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Creutzfeldt-Jakob disease (CJD) and Alzheimer's disease (AD) share clinical, neuropathological, and pathogenetic features. To investigate eventual mutual influences, we screened prominently affected neocortex from 110 neuropathologically proven CJD patients for Alzheimer-type pathology with anti-beta/A4, Bielschowsky and anti-tau (immuno)stains. The(More)
Congenital intracranial tumors are very rare and only account for 0.5-1.5% of all childhood brain tumors. Even rarer are those with prenatal manifestation. The most common of these present at birth are teratomas, which show divergent differentiation with 90% of them containing tissues from all three germ layers. We report a rare case of an intrauterine(More)
Two supratentorial desmoplastic gangliogliomas arising in a 15-year-old boy and a 25-year-old man are reported. Both tumors reached the brain surface and exhibited large cysts. They showed intense desmoplasia and tumor cells of astrocytic and ganglionic differentiation. In one case the ganglionic nature was only demonstrable by immunohistochemistry. Such(More)
So far, the three-dimensional approach to senile plaques, one of the principal histopathological hallmarks in Alzheimer's disease besides neurofibrillary tangles, has been scarce. Two main problems in three-dimensional reconstruction of histological specimens are the horizontal distortion during the preparation of serial thin tissue-slides and the need for(More)
PURPOSE The hypothesis tested in this study was that a unilateral irritative focal epileptic lesion in the temporal lobe results in hyposexuality. METHODS Focal epilepsy was produced in male cats by unilateral injection of aluminum hydroxide into either the basolateral amygdala (temporal lobe group) or anterior sigmoid gyrus (motor cortex group). Weekly(More)
Neuropathological diagnostic criteria for Creutzfeldt-Jakob disease (CJD) and other human transmissible spongiform encephalopathies (prion diseases) are proposed for the following disease entities: CJD--sporadic, iatrogenic (recognised risk) or familial (same disease in 1st degree relative): spongiform encephalopathy in cerebral and/or cerebellar cortex(More)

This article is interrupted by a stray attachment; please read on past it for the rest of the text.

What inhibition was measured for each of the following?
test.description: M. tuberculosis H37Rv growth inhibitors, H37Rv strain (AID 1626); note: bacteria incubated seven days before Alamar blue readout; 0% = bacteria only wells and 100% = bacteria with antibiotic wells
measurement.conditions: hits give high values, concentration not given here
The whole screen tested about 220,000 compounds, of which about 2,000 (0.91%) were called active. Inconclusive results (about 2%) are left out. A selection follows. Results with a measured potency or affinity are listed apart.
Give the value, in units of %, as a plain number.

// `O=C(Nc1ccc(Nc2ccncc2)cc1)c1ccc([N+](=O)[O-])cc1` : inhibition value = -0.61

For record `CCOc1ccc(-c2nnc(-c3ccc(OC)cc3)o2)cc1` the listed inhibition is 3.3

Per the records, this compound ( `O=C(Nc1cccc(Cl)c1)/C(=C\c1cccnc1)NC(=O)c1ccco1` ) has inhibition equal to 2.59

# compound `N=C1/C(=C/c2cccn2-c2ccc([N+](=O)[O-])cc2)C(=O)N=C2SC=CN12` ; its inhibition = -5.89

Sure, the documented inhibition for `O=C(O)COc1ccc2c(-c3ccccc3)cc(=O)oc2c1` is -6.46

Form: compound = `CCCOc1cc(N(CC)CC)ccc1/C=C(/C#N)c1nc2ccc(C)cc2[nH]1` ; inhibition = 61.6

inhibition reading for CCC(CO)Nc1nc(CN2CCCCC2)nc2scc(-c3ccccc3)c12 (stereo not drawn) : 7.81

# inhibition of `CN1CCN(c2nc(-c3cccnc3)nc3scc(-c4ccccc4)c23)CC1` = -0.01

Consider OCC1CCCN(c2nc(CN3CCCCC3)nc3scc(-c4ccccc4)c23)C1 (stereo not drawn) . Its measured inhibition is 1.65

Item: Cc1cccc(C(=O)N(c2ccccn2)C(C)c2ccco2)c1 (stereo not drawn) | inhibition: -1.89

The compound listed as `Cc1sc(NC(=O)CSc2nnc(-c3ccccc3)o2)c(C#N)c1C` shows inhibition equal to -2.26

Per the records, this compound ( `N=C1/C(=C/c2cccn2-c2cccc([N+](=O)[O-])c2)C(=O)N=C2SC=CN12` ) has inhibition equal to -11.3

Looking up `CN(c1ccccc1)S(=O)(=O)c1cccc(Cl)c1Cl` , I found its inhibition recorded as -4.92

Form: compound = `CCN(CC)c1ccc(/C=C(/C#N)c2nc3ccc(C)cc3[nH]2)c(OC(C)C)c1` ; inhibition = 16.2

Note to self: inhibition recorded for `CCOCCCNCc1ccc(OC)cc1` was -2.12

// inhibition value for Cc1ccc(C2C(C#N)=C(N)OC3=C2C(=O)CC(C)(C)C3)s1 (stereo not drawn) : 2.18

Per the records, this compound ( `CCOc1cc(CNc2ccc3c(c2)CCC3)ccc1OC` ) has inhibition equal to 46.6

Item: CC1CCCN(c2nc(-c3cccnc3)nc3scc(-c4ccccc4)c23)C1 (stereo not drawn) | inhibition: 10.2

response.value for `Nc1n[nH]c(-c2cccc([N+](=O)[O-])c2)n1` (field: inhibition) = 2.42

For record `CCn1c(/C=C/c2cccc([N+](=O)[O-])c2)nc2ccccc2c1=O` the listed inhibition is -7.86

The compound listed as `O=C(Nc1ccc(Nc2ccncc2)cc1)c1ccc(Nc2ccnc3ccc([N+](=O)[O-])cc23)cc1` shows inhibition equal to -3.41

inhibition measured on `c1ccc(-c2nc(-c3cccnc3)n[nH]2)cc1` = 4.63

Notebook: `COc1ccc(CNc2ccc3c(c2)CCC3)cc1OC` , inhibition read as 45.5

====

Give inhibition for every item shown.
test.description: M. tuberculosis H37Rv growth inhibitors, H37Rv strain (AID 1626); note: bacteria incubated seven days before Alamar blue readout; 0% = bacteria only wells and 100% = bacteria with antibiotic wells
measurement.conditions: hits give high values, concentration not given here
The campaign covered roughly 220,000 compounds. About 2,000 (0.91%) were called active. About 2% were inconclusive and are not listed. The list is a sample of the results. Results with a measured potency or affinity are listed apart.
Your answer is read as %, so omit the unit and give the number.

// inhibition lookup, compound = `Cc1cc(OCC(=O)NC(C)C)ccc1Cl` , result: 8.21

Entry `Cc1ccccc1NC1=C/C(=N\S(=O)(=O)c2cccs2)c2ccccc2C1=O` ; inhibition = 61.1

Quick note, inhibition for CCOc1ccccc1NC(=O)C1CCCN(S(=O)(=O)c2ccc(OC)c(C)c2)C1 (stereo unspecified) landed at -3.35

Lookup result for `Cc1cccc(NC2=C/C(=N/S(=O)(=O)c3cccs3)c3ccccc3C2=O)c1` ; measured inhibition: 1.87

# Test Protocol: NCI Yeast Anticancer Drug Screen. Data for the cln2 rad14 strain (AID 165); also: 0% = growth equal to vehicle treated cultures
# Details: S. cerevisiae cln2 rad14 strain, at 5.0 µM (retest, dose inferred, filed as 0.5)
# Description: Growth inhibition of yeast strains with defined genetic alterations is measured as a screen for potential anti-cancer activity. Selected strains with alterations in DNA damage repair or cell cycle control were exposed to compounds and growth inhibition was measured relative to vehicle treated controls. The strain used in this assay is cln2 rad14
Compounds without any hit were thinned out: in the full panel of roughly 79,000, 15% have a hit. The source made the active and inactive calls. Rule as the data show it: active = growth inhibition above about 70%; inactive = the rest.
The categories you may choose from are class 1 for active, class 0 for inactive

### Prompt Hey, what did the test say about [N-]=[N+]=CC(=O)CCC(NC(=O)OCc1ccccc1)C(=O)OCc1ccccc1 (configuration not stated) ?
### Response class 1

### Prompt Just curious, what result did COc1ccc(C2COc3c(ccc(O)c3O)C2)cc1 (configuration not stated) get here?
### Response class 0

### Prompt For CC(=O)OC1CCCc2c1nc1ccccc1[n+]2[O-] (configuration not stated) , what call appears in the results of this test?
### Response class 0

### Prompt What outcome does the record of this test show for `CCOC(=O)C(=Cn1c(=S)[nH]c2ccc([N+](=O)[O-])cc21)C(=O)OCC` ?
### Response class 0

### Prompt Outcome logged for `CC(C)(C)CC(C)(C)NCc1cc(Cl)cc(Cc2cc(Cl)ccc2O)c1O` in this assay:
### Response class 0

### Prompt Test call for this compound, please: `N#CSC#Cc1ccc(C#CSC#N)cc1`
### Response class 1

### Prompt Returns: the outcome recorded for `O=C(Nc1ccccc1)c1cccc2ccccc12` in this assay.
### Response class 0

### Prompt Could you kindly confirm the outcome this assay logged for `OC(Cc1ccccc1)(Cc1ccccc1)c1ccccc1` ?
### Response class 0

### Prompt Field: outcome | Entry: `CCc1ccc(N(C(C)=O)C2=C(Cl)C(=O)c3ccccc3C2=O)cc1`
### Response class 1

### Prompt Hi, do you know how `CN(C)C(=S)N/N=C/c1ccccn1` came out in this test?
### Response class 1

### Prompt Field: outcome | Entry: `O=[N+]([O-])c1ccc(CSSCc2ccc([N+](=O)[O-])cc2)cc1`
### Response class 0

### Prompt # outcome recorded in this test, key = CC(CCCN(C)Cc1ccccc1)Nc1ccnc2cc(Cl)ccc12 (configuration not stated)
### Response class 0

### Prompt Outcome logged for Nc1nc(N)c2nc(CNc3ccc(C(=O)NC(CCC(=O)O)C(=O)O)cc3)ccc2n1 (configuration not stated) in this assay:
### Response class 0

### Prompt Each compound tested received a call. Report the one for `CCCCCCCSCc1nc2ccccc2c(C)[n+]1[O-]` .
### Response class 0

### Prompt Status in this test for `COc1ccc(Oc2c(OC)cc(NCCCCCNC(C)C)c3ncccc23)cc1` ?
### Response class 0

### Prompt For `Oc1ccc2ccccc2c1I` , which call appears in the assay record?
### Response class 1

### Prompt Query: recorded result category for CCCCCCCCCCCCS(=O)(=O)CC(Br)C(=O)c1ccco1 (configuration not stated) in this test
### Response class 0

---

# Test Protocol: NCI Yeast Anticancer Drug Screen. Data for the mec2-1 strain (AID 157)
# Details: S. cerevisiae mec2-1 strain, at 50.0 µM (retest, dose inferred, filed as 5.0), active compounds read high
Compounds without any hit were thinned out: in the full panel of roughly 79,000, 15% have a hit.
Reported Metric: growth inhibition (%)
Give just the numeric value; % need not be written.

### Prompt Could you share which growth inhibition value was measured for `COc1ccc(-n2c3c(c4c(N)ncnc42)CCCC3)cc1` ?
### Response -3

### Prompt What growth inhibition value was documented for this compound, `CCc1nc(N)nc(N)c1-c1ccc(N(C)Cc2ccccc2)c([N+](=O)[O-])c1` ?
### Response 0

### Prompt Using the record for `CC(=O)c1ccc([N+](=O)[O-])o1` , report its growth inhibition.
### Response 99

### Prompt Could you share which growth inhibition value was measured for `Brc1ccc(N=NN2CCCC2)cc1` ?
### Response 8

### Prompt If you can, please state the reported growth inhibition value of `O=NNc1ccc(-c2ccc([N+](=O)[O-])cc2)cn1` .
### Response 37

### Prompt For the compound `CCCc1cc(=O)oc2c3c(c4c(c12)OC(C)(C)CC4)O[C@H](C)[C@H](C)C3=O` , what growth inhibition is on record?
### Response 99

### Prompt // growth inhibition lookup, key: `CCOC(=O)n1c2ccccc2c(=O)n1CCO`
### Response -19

Despite many sensational and intimidating reports in the mass media, transmissible spongiform encephalopathies (prion disease) are not contagious in the usual sense. Successful transmission requires both specific material (an affected individual's tissue, from or adjacent to CNS) and specific modes (mainly penetrating contact with the recipient).(More)
Samples of the hippocampus of four patients with Down's syndrome [two men aged 35 and 36 years with no evidence of Alzheimer's disease (AD) and two patients aged 47 and 55 years with associated AD] were obtained at post mortem and processed according to the rapid Golgi method. A significant reduction in the number of dendritic spines (DS) was found in the(More)
Genetically targeted T cells promise to solve the feasibility and efficacy hurdles of adoptive T-cell therapy for cancer. Selecting a target expressed in multiple-tumor types and that is required for tumor growth would widen disease indications and prevent immune escape caused by the emergence of antigen-loss variants. The adhesive receptor CD44 is broadly(More)
Oligodendrocyte and axon pathology was studied in 11 autopsy cases of clinically silent multiple sclerosis. A total of 54 lesions, either demyelinated or late remyelinated, were distributed through the whole brain and spinal cord with 39% of the lesions located in periventricular areas. Determination of axon density revealed an average reduction of 64% and(More)